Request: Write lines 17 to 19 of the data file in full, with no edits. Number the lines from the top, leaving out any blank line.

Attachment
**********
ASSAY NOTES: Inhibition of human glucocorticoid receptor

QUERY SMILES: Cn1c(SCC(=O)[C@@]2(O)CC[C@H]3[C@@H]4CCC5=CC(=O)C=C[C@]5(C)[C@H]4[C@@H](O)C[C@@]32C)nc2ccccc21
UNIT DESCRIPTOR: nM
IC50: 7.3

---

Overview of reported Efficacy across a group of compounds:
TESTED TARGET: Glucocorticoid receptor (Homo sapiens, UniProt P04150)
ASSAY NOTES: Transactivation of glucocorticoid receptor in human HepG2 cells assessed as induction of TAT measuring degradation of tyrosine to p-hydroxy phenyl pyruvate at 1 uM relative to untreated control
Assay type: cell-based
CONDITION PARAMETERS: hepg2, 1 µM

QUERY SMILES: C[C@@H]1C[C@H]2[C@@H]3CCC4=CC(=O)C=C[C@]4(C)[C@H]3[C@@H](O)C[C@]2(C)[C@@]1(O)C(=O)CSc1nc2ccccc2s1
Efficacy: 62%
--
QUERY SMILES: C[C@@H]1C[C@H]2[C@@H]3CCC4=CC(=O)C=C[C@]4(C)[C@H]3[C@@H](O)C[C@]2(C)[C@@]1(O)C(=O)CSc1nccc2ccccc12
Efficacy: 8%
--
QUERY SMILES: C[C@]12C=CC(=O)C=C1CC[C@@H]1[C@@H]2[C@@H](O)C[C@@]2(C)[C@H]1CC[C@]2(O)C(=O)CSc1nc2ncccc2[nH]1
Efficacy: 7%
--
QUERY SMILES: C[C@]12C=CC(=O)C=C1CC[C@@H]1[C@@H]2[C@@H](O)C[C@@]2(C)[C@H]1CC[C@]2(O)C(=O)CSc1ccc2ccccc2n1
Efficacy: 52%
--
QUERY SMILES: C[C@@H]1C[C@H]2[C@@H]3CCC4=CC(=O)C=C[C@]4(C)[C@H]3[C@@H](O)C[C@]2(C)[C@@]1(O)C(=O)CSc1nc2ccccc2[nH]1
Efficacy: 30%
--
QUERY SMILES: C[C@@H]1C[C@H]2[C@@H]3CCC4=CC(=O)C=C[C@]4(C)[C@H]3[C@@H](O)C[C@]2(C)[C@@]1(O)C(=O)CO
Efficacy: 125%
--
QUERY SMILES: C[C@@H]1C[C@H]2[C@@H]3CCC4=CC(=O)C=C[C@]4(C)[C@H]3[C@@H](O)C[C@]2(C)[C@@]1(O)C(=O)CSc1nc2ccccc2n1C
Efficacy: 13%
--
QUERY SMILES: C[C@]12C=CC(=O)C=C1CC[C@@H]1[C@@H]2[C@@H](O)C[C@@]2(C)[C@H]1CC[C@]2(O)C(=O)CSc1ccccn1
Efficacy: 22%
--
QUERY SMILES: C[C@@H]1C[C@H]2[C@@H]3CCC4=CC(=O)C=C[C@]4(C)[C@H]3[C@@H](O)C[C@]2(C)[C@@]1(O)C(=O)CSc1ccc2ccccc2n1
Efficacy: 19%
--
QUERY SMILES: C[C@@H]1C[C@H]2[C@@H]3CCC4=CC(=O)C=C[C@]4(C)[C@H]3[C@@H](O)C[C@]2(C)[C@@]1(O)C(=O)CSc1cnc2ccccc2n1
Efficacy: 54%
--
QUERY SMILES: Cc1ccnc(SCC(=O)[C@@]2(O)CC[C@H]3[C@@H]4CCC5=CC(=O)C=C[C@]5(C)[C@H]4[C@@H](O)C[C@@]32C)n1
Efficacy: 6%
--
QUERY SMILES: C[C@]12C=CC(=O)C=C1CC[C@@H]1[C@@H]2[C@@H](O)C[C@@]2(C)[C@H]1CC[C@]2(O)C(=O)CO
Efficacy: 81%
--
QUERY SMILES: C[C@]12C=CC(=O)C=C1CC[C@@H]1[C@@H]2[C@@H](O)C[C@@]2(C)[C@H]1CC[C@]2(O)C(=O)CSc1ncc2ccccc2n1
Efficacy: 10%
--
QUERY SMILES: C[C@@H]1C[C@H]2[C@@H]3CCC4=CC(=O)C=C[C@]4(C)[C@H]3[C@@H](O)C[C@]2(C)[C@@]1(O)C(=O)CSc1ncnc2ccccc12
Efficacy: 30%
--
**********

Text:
QUERY SMILES: C[C@]12C=CC(=O)C=C1CC[C@@H]1[C@@H]2[C@@H](O)C[C@@]2(C)[C@H]1CC[C@]2(O)C(=O)CSc1nc2ncccc2[nH]1
Efficacy: 7%
--